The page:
On November 22nd, the ICMT was honored to host Dean Peter Kilpatrick (Professor of Chemical and Biomolecular Engineering, McCloskey Dean of Engineering, University of Notre Dame) who gave the following presentation:
An Overview of Emulsion Stabilization Mechanisms in Petroleum-Water Systems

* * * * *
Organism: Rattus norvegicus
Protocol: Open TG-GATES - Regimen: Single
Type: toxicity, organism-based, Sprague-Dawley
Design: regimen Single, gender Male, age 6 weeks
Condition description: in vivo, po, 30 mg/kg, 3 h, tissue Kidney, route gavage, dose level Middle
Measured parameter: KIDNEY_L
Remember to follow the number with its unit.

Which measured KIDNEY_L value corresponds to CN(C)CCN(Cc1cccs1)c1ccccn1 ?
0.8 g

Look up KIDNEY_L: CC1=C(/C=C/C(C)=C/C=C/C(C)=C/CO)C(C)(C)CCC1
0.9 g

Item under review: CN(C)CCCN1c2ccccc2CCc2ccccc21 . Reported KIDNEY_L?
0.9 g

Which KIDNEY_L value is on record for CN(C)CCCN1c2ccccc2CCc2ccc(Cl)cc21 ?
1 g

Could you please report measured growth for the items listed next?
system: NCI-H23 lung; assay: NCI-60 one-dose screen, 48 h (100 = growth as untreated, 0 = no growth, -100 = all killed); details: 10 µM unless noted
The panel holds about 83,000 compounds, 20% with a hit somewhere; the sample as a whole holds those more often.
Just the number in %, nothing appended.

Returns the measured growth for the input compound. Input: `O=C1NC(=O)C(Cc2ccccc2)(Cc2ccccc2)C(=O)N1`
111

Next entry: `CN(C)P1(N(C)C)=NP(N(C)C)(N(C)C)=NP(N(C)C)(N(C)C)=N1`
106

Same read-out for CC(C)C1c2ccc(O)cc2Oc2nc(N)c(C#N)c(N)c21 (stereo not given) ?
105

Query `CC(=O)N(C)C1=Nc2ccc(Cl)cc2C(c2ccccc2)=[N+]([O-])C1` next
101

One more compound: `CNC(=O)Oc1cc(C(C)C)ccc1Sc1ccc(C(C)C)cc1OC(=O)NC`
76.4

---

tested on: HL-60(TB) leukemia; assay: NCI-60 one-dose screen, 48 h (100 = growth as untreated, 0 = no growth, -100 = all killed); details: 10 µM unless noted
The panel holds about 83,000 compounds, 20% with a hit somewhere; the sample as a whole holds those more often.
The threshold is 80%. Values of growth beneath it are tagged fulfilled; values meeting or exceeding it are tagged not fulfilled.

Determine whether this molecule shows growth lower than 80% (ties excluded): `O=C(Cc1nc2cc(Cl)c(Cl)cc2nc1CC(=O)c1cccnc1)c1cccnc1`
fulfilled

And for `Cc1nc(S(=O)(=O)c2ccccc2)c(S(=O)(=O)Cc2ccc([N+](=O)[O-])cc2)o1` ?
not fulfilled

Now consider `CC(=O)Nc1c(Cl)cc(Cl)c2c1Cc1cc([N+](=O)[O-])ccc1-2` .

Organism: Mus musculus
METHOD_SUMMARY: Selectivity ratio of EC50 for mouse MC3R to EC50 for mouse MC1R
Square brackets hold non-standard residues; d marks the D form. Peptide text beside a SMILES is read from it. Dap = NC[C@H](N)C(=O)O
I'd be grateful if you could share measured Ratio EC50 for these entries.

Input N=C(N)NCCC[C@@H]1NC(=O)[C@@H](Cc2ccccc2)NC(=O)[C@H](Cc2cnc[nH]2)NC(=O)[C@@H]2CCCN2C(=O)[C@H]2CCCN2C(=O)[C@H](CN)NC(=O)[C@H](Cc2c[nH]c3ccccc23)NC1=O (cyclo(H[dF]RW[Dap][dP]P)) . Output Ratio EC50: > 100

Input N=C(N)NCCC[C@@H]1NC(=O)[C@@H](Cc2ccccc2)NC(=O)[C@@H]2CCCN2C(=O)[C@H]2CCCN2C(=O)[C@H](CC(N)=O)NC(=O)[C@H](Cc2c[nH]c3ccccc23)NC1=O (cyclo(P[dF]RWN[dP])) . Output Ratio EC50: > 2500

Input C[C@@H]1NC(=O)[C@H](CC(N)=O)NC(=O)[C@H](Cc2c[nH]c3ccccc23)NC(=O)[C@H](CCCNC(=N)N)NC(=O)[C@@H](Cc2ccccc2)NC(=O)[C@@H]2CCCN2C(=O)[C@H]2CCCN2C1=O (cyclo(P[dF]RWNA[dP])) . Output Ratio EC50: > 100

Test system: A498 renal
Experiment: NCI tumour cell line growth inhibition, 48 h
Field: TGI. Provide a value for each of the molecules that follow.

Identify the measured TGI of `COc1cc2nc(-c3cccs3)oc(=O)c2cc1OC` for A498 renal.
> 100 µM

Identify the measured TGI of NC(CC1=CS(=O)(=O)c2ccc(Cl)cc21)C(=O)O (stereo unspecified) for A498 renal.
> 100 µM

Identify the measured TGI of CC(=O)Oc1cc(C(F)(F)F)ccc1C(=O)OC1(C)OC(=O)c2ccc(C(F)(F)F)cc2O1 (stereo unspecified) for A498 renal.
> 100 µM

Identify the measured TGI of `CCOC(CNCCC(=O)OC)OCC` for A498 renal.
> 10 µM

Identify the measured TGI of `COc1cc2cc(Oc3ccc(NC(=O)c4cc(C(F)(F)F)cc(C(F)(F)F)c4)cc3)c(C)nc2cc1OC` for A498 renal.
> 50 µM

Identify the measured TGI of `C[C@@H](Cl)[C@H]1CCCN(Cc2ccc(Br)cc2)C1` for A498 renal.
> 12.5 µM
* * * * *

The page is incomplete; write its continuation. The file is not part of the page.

Emulsions of oil in water, but more typically water in oil, are common in the production, transportation, and refining of petroleum and petroleum products. While the adsorption and molecular reorganization of asphaltenic aggregates at the oil-water interface is one of the most common methods of forming these stable emulsions, there are a number of other physical and chemical processes that can also either stabilize emulsion or combine with asphaltenes to stabilize emulsion films. Among these are the adsorption of organic acids and their soaps in combination with asphaltenes, the adsorption of wax particles, the adsorption of sub-micron sized inorganic particles such as clays, silica, and iron oxides along with asphaltenes, and the formation of liquid crystalline films at the oil-water interface. In this talk, we will review the means of emulsion and thin film stabilization of emulsions in petroleum-water mixtures, with an emphasis on asphaltene adsorption. We also describe how these mechanisms and the resulting emulsion stability varies with time, with pH, with the ionic strength of the water, and with other variables which are potentially manipulable.